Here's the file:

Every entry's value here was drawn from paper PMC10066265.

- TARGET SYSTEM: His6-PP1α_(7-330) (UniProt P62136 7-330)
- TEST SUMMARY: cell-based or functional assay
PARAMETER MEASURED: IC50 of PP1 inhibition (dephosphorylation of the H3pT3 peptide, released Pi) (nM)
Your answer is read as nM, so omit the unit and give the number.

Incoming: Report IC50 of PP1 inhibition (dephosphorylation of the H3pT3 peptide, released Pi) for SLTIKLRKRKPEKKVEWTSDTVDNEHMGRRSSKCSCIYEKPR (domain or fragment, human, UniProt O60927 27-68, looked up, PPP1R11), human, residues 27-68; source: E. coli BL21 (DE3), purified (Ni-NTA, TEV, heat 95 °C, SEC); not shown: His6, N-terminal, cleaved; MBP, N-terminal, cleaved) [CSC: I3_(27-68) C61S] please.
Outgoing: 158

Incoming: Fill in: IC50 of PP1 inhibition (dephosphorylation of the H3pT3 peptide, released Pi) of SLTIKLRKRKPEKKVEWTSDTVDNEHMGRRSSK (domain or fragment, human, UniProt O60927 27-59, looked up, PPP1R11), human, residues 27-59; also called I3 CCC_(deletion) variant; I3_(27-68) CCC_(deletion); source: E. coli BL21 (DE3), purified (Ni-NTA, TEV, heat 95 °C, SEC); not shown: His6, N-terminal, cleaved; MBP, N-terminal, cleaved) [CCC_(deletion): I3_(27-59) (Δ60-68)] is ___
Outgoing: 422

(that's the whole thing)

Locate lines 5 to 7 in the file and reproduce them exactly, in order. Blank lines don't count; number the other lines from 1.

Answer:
Your answer is read as nM, so omit the unit and give the number.

Incoming: Report IC50 of PP1 inhibition (dephosphorylation of the H3pT3 peptide, released Pi) for SLTIKLRKRKPEKKVEWTSDTVDNEHMGRRSSKCSCIYEKPR (domain or fragment, human, UniProt O60927 27-68, looked up, PPP1R11), human, residues 27-68; source: E. coli BL21 (DE3), purified (Ni-NTA, TEV, heat 95 °C, SEC); not shown: His6, N-terminal, cleaved; MBP, N-terminal, cleaved) [CSC: I3_(27-68) C61S] please.
Outgoing: 158